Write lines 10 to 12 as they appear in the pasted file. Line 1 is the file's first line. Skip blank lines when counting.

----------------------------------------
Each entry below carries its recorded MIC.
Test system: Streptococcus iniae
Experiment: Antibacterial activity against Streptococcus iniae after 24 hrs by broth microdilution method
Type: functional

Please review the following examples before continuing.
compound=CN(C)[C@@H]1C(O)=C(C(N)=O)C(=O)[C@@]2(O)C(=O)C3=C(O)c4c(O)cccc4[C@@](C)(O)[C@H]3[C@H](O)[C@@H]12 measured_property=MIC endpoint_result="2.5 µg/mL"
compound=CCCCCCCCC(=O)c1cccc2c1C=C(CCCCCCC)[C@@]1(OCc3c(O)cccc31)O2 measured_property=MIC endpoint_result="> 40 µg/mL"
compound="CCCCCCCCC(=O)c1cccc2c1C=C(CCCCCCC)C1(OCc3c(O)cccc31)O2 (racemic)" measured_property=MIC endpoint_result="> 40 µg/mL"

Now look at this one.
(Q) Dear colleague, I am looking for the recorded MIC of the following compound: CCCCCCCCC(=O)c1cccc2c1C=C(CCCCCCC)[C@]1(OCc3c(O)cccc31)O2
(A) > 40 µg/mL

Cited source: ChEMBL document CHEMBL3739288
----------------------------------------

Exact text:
(Q) Dear colleague, I am looking for the recorded MIC of the following compound: CCCCCCCCC(=O)c1cccc2c1C=C(CCCCCCC)[C@]1(OCc3c(O)cccc31)O2
(A) > 40 µg/mL

Cited source: ChEMBL document CHEMBL3739288